Spring in the back gardens of Hastings
I’ve been blogging for most of this century. My original website DX International started in 2001 and had a radio blog as part of it. It then became a blog in 2007. A few years later, 2011, I started Mancunian Wave, (see also a nice Google image snapshot of it here ) and in recent months I started Chrissy by the Coast.
I need to take a break from blogging. I am travelling around the country more than ever, still writing a lot (my two radio columns appear in RadioUser every month and any other radio thoughts I have are in BDXC Communication). I also need to dedicate more of my time to political activism, plus developing a social life in the south-east to match that I have in the north-west. I’ve also got other long term, surprisingly exciting, decisions to make.
So I’m taking a rest (from blogging). It may be weeks or may be longer. Please follow me on Instagram @ChrissyCurlz, where I post a photo most days which sums up my mood, things I have been inspired by or need to protest about… And on Twitter.
Are beach huts unique to the UK? There is something cosy and rather British about these brightly painted glorified garden sheds- the simple pleasure of being able to make a cup of tea on a grey day or to take shelter from the bracing wind. That stoic attitude of remaining by the sea even in the horizontal rain, when sanity suggests you should seek refuge elsewhere and indoors along the coast.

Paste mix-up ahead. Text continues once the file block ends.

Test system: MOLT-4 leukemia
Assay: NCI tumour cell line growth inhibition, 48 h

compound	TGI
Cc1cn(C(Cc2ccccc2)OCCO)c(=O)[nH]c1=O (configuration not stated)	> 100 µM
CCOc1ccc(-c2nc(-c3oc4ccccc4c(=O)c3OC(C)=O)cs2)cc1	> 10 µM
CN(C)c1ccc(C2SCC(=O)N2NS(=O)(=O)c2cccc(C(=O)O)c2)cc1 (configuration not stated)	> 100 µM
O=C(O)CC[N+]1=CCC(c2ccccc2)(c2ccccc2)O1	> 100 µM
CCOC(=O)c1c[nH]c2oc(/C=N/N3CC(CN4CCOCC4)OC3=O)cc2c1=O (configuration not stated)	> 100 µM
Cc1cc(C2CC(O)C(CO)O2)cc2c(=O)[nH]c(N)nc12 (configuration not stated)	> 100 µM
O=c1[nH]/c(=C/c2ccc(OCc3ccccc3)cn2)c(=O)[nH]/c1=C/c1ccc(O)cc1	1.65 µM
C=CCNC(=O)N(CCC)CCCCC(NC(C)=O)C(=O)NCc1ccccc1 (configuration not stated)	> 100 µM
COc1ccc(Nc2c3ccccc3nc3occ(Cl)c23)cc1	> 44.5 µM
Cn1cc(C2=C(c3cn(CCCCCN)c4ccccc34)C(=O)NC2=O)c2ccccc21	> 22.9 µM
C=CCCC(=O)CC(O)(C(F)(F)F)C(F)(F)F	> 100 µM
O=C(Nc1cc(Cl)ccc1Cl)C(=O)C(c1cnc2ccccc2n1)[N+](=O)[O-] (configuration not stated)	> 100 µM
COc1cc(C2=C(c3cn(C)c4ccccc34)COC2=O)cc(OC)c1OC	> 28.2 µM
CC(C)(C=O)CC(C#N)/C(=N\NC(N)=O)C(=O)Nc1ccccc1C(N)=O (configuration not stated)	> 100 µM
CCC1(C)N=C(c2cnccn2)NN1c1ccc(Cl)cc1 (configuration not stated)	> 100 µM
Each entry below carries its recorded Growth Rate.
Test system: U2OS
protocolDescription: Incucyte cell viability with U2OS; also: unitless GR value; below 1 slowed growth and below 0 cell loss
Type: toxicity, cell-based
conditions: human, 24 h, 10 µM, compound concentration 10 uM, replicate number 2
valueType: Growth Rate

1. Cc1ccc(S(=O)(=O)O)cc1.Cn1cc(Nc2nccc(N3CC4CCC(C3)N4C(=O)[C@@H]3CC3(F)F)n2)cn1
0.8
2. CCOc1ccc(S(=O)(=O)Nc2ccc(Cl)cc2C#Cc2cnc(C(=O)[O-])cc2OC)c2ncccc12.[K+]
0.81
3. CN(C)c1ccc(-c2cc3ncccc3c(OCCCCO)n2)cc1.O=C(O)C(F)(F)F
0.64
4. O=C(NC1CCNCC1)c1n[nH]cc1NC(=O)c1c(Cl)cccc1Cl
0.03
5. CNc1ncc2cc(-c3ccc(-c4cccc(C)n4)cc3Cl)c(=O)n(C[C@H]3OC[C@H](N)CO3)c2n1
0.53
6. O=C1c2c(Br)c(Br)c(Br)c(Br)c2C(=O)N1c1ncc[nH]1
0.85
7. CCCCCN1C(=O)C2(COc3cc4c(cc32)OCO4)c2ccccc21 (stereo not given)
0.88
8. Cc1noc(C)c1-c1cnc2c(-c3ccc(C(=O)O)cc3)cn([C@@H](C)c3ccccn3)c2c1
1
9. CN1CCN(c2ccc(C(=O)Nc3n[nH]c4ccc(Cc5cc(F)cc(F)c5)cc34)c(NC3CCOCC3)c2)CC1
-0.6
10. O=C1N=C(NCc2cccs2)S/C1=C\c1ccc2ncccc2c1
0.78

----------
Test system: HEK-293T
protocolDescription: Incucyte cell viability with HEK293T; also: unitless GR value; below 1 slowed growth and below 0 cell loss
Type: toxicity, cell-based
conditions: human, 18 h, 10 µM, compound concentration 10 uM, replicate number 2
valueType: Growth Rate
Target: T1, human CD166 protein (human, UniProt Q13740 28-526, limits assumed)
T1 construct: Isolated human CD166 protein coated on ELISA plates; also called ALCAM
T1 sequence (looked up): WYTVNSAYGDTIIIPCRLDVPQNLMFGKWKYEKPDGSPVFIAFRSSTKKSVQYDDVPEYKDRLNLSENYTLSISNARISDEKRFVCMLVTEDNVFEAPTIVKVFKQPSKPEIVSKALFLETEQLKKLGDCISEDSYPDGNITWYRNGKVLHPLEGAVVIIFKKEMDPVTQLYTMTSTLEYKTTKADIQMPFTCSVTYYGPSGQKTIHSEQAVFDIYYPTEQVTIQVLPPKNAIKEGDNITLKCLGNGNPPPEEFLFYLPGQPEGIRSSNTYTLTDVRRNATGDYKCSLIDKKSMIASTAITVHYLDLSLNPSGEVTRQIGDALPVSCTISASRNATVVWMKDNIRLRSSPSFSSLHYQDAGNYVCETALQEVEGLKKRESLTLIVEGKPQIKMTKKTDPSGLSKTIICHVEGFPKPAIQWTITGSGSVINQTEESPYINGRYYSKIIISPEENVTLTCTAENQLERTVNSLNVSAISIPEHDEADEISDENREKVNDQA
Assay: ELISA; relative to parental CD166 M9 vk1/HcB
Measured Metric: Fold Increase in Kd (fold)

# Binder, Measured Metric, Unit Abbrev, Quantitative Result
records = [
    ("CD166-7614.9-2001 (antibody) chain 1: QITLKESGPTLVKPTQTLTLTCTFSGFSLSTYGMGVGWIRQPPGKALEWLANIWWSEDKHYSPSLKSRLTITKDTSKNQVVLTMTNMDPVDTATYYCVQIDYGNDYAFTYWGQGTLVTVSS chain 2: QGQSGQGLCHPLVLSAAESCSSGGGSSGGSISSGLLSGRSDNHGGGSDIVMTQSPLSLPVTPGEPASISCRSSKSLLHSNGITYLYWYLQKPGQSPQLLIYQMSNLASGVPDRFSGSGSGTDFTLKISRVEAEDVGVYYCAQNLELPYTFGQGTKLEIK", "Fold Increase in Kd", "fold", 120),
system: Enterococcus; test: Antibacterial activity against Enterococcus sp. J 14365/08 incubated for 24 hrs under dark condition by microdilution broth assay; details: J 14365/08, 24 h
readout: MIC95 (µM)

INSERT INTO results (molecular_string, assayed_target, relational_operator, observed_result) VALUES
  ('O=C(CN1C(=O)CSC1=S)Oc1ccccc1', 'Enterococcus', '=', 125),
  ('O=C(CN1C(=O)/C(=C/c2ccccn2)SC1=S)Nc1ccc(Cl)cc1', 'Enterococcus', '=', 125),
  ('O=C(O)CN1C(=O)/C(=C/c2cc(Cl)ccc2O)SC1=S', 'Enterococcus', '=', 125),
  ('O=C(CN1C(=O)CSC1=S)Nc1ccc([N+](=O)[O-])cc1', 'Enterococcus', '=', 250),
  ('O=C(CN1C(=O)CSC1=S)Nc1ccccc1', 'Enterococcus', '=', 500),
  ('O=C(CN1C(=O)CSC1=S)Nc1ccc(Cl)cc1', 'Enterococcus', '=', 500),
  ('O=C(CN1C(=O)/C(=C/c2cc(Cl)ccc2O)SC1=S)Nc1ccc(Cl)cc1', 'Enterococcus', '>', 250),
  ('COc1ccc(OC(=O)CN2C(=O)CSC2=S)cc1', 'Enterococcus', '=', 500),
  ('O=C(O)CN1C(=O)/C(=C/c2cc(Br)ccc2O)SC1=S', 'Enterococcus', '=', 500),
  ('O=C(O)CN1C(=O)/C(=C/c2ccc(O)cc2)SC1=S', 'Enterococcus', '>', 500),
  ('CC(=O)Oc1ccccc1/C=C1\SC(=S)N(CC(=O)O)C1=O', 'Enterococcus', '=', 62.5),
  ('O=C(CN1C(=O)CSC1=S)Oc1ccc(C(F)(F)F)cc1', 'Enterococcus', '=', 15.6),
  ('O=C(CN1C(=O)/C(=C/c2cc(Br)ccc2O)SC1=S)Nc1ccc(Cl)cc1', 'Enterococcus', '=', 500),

People pay a lot for the privilege of privacy, somewhere to be sociable with family friends and neighbours, to change and dress after a swim, to store deckchairs, buckets and spades and other essential seaside paraphernalia. It can cost £1000+ a year to rent one. The lilac-coloured beach hut in the photo above, which I wandered past in St Leonards-On-Sea on Sunday, is up for sale. yours for £18,000 (which is the same in Euros these days).
Some rather aimless thoughts for Our World Tuesday.
This set of steps at the end of my road and by the beach says “One Hastings” even though it’s actually in St Leonard’s but as the message is cool, I’m not going to say anything… One for Monday Mural.
And we’re back. With a Weekend Reflection of the old weather station on the sea front at Hastings & St Leonards. It’s been a busy 10 days, travelling back to see friends and family in Manchester and Sheffield, three days in London for work, politics and socialising. I hope to get to the beach this gloriously sunny weekend but first a morning of writing up my report of the Radiodays Europe conference. No peace for the wicked!
This month’s theme day is “wet” and it doesn’t come much wetter than the English Channel rolling in on wet sand…
I really enjoyed the Glass lit exhibition of stained glass and sculpture by Paul Sedgewick. It’s at St Mary in the Castle on Pelham Crescent, Hastings and ends on 31 March.
Yes, St Leonard’s-On-Sea has a Banksy piece of street art (beach art?) on the beach!
A lot of creative students from local schools yarn bombed Hastings Pier this weekend. Some created pieces of art to hang on the pier structures while others wrapped yarn around posts and pillars. Creative! Good too, to see family workshops being run for the local community to take part in their own yarn bombings.
A fun day so far, saw off my first ever Airbnb guests (a nice French couple), went to Eastbourne to walk to Beachy Head. Sunny but very windy so only walked for about an hour. Afternoon exploring the front at St Leonards (when I took the photo for Weekend Reflections) and the yarn bombing weekend on Hastings Pier- more on that tomorrow.
I’m back sur la mer once again and spotted these lovely terraced houses in Hastings on my errands yesterday. The grey sky offset the pastel paint rather well. Taking part in Skywatch Friday.